It’s A New Financial Landscape

It’s A New Financial Landscape

by Steve Bailey

As the COVID-19 event unfolds, we are seeing garden centers closing down temporarily or reducing hours. Either one of these actions reduce Revenues and the ability to fulfill your Center’s financial obligations.

Along those lines, there are several financial issues to consider and address in the coming days. It will be far better for you to meet these challenges head-on rather than stick your head in the sand and hope they won’t happen. Be proactive!

If you have a Mortgage, communicate with your Lender NOW. You’ll earn more points by approaching your Lender now and assessing your financial position. Let them know you intend to fulfill your obligations to them. Determine if there is wiggle room for refinancing your loan at a lower rate, given the reduction in the prime. It never hurts to ask. Do these now before they become overwhelmed. And they will be in that position at some time down the road if they are not already.

If you have a Line of Credit and foresee timely repayment may be difficult, contact your lender. Again, insure them you intend to repay it on time. If you are maxed out on that line and will not be able to repay on the original terms, discuss the situation with them regarding a short extension. Try to avoid refinancing the line of credit into long-term debt. The money was originally intended for short-term use. Short-term debt converted is expensive.

If you have a Line of Credit and have not used the full amount, insure it is still available. The recession of 2008 taught us that lenders can revoke a LOC if it isn’t being used. You don’t want a surprise at a time of need.

If you have a Line of Credit and have not used the full amount, consider maxing it out. While the interest rate might be higher than long-term debt, you won’t have to go through all the refinance steps and drawn-out process to get money. You can always repay it if you don’t use it; you’ll just pay a little extra interest but could receive peace of mind.

Take your past three years Profit & Loss to the meeting. Knowing where you’ve been and where you are going (next step) is very important to the lender.

Construct pro-forma statements for your lender to review. These include a projected 12-month Profit & Loss and Cash Flow. This is fairly simple to do using our own accounting software, but be aware you will have to tweak the report to be totally accurate. And, in this case, you do want to be totally accurate.

They will ask for your current (12.31.19) Balance Sheet. First, insure that all Assets are updated and correct and that all Liabilities are accurate as well.  In most garden centers, the Balance Sheet is for the business only and does not include the land holdings of the Owners. If this is the case, export both Balance Sheets (business and land-holding entity) out to Excel and combine the line item Assets and Liabilities. Give them the total picture of the financial health of your business. Take the printed copies of the individual entities to validate the combined Balance Sheet.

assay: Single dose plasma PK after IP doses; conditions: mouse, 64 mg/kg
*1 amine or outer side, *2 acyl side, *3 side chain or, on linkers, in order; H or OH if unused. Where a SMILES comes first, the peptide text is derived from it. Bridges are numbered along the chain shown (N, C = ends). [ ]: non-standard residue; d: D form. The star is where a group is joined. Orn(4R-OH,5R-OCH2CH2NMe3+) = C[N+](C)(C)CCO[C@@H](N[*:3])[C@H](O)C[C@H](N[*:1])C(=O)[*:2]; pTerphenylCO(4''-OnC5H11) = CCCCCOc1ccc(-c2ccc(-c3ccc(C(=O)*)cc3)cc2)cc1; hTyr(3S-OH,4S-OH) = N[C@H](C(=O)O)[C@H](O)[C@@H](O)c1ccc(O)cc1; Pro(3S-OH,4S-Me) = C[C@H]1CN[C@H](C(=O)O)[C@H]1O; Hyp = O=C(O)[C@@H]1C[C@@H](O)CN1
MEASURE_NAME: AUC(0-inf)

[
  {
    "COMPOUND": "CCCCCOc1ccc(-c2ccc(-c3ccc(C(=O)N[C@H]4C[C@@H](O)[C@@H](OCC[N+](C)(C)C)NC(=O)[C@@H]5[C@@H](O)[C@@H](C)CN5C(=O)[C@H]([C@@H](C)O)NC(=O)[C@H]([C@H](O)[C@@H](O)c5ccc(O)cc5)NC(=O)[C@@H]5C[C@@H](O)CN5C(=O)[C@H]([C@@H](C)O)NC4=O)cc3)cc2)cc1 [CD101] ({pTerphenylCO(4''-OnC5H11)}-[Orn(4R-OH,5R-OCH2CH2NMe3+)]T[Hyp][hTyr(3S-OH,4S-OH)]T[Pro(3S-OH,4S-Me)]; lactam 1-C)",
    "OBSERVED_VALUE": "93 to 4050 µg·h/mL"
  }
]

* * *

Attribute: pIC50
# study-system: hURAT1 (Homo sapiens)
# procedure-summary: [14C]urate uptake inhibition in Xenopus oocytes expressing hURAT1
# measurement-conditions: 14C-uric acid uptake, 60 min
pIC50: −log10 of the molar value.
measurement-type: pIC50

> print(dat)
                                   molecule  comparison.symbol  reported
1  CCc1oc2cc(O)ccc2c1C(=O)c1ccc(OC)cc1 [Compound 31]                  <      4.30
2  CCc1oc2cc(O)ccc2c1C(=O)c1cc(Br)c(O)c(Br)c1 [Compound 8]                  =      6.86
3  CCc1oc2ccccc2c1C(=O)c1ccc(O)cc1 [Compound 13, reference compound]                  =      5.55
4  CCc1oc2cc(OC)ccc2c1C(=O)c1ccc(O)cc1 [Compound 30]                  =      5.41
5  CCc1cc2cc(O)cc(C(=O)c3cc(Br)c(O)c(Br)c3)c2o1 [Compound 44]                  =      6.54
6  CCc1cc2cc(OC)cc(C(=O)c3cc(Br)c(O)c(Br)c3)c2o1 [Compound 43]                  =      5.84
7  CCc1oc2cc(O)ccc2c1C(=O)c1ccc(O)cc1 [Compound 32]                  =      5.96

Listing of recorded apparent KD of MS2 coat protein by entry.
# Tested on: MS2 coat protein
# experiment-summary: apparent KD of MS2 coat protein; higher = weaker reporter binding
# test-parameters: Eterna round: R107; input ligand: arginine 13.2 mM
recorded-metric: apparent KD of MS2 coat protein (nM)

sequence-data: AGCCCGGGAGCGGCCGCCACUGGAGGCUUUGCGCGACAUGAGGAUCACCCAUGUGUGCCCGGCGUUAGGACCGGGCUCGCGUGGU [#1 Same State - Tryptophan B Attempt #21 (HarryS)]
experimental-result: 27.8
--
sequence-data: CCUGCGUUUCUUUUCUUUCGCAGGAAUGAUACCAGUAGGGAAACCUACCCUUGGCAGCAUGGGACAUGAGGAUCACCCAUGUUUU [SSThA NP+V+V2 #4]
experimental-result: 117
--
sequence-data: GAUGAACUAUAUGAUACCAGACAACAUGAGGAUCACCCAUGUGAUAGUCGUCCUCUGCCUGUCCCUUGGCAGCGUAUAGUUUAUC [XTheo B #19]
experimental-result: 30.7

Know what your Balance Sheet is telling the Lender. The Balance Sheet is the ‘report card’ for how you have managed your business from the first day it opened. For that reason, your Lender will be evaluating the Balance Sheet even more so than the three one-year Profit & Loss Statements for clues to capability to be a good business partner with their institution. If you don’t know how to calculate and interpret the three basic Balance Sheet ratios – Current, Quick, and Equity to Debt – call me and let’s calculate them together and discuss their implications.

If it appears your Lender may be hesitant to loan you money due to your past performance or the economic situation consider a SBA loan. The Small Business Administration has just opened up loans to bridge the current economic downturn, promising faster-than-normal approval times. Be aware these loans may be anywhere from 0.5% to 1.0% higher than traditional lenders, but they also might be the only option.  For more details, go to:

Be honest with yourself and your Lender. Know your capabilities and limitations and understand theirs. You should both be on the same side, not opposing each other. Take the proactive stance in the steps above and above all – impress the heck out of them! If they know you know what you are talking about, they’re much more likely to work with you.

An additional note.  If you do have to close your doors, check your general business insurance policy. If it contains a Business Interruption Rider, you might be able to file a claim fairly quickly. Even if you don’t see it, call your insurance agent and inquire as to if your Garden Center are covered under your coverage.

Use The Group Service Providers as a resource.  I am speaking for all of us who work with you, we want you to flourish. We’re here to answer questions or help in any way you need.

We’re ALL in this together!

Want to discuss how to review or consider these options with Steve Bailey? Call or email him!
Steve Bailey
Cell: 618-521-5225‬
REMEMBER: Your interaction (by phone and email) with Group Service Providers such as Steve Bailey, Robert Hendrickson, Sid Raisch, Jean Seawright, and John Kennedy are included in your retainer!



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